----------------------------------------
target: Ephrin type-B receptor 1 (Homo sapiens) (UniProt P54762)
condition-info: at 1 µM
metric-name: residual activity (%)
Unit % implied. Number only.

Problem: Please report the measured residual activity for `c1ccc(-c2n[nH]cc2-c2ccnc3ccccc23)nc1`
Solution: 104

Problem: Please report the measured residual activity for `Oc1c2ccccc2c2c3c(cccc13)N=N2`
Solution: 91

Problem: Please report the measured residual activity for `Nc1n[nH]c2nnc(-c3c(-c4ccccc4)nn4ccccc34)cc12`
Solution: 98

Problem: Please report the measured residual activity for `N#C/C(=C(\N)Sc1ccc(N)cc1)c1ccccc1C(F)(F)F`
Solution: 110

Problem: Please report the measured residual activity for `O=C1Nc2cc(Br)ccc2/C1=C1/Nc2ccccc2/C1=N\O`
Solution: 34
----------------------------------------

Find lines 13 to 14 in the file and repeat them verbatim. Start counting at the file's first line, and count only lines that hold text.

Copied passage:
Problem: Please report the measured residual activity for `O=C1Nc2cc(Br)ccc2/C1=C1/Nc2ccccc2/C1=N\O`
Solution: 34